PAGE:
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Claudette Colvin

Twice Toward Justice

Hoose, Phillip M.

(Book - 2009)
Average Rating: 4 stars out of 5.
Claudette Colvin
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"When it comes to justice, there is no easy way to get it. You can't sugarcoat it. You have to take a stand and say, ,This is not right.'" - Claudette Colvin On March 2, 1955, an impassioned teenager, fed up with the daily injustices of Jim Crow segregation, refused to give her seat to a white woman on a segregated bus in Montgomery, Alabama. Instead of being celebrated as Rosa Parks would be just nine months later, fifteen-year-old Claudette Colvin found herself shunned by her classmates and dismissed by community leaders. Undaunted, a year later she dared to challenge segregation again as a key plaintiff in Browder v. Gayle , the landmark case that struck down the segregation laws of Montgomery and swept away the legal underpinnings of the Jim Crow South.Based on extensive interviews with Claudette Colvin and many others, Phillip Hoose presents the first in-depth account of an important yet largely unknown civil rights figure, skillfully weaving her dramatic story into the fabric of the historic Montgomery bus boycott and court case that would change the course of American history.nbsp; Claudette Colvin is the 2009 National Book Award Winner for Young People's Literature and a 2010 Newbery Honor Book.

Series that include this title

Publisher: New York : Melanie Kroupa Books, 2009
Edition: 1st ed
ISBN: 0374313229
9780374313227
Branch Call Number: j B-Co726h 2009
Characteristics: 133 p. :,ill. ;,25 cm

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On March 2, 1955, an impassioned teenager named Claudette Colvin refused to give up her seat to a white woman on a segregated bus in Montgomery, Alabama.

"When it comes to justice, there is no easy way to get it. You can't sugarcoat it. You have to take a stand and say, 'This is not right.'" - Claudette Colvin On March 2, 1955, an impassioned teenager, fed up with the daily injustices of Jim Crow segregation, refused to give her seat to ... Read More »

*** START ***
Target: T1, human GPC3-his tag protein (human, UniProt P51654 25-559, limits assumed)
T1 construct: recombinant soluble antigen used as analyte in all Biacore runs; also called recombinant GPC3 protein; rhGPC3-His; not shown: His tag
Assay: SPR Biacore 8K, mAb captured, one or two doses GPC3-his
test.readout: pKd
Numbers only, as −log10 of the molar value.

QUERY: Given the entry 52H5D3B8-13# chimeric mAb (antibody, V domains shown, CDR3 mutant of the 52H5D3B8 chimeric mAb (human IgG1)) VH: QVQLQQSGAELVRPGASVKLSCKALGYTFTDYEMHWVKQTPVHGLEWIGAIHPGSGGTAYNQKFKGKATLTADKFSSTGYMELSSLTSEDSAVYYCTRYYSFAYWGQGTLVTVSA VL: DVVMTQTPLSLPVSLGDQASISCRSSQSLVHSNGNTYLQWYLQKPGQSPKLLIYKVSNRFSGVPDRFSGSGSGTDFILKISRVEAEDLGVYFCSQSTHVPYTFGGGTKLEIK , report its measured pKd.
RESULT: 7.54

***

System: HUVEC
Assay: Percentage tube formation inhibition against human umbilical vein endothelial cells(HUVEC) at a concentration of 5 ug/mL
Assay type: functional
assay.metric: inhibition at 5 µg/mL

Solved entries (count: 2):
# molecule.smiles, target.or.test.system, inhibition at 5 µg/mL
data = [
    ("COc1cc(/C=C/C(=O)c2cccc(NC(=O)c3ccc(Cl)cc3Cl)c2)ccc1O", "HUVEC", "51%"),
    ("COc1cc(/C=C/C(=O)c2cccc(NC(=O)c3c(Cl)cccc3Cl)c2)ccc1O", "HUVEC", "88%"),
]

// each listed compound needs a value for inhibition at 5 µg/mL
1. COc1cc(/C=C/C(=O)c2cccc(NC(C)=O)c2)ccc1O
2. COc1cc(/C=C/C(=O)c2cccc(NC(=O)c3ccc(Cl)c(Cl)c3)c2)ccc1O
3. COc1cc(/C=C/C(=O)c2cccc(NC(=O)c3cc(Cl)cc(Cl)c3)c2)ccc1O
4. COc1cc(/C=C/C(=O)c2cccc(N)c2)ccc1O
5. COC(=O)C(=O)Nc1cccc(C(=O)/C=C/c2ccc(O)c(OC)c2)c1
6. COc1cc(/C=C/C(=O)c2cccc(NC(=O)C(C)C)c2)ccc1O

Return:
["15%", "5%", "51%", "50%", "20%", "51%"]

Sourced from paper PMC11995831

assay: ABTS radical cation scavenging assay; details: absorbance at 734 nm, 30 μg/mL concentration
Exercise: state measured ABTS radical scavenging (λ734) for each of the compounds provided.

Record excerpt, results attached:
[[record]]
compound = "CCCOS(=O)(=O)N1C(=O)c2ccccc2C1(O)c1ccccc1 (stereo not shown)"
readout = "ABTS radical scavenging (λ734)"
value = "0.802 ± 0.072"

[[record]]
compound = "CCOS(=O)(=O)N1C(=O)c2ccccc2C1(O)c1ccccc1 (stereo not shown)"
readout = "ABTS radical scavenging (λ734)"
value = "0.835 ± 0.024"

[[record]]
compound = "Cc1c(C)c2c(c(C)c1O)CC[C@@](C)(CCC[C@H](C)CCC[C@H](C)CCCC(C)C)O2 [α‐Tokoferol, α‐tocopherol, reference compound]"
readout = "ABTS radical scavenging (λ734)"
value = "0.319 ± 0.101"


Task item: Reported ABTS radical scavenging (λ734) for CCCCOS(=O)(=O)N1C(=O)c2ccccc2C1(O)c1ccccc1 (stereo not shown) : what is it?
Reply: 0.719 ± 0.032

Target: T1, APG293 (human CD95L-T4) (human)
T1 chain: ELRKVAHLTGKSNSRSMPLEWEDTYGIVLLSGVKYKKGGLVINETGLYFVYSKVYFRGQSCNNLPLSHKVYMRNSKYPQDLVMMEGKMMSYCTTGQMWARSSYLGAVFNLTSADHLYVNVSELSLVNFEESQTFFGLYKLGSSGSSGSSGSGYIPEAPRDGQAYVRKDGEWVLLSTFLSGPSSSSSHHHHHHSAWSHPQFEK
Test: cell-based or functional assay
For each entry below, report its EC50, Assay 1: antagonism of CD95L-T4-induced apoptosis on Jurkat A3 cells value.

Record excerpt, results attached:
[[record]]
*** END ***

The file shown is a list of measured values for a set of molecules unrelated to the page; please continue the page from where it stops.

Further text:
The revealing and page-turning account of young Claudette Colvin who, as a black teenager in 1955 Montgomery, was arrested and jailed for refusing to give up her bus seat to a white woman - 9 months before Rosa Parks made headlines for a similar refusal.

On March 2, 1955, fifteen-year-old Colvin, fed up with the daily injustices of segregation, refused to give her seat to a white woman on a bus in Montgomery, Alabama. Instead of being celebrated, Colvin found herself shunned by her classmates and dismissed by community leaders.

On March 2, 1955, 15-year-old Claudette Colvin refused to give up her bus seat to a white passenger. In her own words, Claudette gives a detailed look at segregated life in 1950s Memphis and the start of the civil rights movement.


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In 1955, in Montgomery, Alabama, black teenager Claudette refused to give up her seat on the bus to a white woman. Nine months later, Rosa Parks did the same thing, sparking off the Montgomery bus boycott and changing the face of the South. Why do we all know Rosa Parks, but not Claudette Colvin?

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